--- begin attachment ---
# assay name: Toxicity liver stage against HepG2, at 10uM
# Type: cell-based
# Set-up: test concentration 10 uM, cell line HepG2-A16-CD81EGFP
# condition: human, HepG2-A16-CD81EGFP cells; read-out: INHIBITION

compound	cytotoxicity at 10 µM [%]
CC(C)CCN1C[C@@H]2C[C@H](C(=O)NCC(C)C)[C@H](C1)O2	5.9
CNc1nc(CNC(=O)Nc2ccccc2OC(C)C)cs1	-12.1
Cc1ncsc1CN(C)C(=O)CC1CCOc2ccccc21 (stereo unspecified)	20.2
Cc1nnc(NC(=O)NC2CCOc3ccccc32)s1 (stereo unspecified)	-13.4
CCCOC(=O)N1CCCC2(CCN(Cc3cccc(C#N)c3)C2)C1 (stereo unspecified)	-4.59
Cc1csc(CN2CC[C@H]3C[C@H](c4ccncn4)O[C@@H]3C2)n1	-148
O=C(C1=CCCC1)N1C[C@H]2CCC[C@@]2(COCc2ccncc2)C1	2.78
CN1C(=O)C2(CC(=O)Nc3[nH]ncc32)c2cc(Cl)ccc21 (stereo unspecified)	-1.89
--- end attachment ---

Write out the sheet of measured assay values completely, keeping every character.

# assay name: Toxicity liver stage against HepG2, at 10uM
# Type: cell-based
# Set-up: test concentration 10 uM, cell line HepG2-A16-CD81EGFP
# condition: human, HepG2-A16-CD81EGFP cells; read-out: INHIBITION

compound	cytotoxicity at 10 µM [%]
CC(C)CCN1C[C@@H]2C[C@H](C(=O)NCC(C)C)[C@H](C1)O2	5.9
CNc1nc(CNC(=O)Nc2ccccc2OC(C)C)cs1	-12.1
Cc1ncsc1CN(C)C(=O)CC1CCOc2ccccc21 (stereo unspecified)	20.2
Cc1nnc(NC(=O)NC2CCOc3ccccc32)s1 (stereo unspecified)	-13.4
CCCOC(=O)N1CCCC2(CCN(Cc3cccc(C#N)c3)C2)C1 (stereo unspecified)	-4.59
Cc1csc(CN2CC[C@H]3C[C@H](c4ccncn4)O[C@@H]3C2)n1	-148
O=C(C1=CCCC1)N1C[C@H]2CCC[C@@]2(COCc2ccncc2)C1	2.78
CN1C(=O)C2(CC(=O)Nc3[nH]ncc32)c2cc(Cl)ccc21 (stereo unspecified)	-1.89